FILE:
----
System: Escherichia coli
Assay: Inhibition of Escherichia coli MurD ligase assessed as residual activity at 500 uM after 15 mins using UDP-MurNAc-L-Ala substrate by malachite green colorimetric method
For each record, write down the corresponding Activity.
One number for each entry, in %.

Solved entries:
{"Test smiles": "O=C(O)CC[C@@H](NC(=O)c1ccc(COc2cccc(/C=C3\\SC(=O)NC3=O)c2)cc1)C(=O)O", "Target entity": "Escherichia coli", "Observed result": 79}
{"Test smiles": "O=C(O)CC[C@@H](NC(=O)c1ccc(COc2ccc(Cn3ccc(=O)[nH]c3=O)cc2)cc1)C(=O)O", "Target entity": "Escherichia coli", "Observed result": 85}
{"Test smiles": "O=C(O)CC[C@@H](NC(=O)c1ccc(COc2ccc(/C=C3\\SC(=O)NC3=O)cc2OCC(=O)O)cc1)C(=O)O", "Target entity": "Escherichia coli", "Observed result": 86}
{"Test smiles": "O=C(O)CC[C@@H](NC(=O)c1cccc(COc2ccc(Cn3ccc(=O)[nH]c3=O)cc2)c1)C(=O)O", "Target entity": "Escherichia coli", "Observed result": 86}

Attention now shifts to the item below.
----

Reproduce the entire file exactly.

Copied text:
System: Escherichia coli
Assay: Inhibition of Escherichia coli MurD ligase assessed as residual activity at 500 uM after 15 mins using UDP-MurNAc-L-Ala substrate by malachite green colorimetric method
For each record, write down the corresponding Activity.
One number for each entry, in %.

Solved entries:
{"Test smiles": "O=C(O)CC[C@@H](NC(=O)c1ccc(COc2cccc(/C=C3\\SC(=O)NC3=O)c2)cc1)C(=O)O", "Target entity": "Escherichia coli", "Observed result": 79}
{"Test smiles": "O=C(O)CC[C@@H](NC(=O)c1ccc(COc2ccc(Cn3ccc(=O)[nH]c3=O)cc2)cc1)C(=O)O", "Target entity": "Escherichia coli", "Observed result": 85}
{"Test smiles": "O=C(O)CC[C@@H](NC(=O)c1ccc(COc2ccc(/C=C3\\SC(=O)NC3=O)cc2OCC(=O)O)cc1)C(=O)O", "Target entity": "Escherichia coli", "Observed result": 86}
{"Test smiles": "O=C(O)CC[C@@H](NC(=O)c1cccc(COc2ccc(Cn3ccc(=O)[nH]c3=O)cc2)c1)C(=O)O", "Target entity": "Escherichia coli", "Observed result": 86}

Attention now shifts to the item below.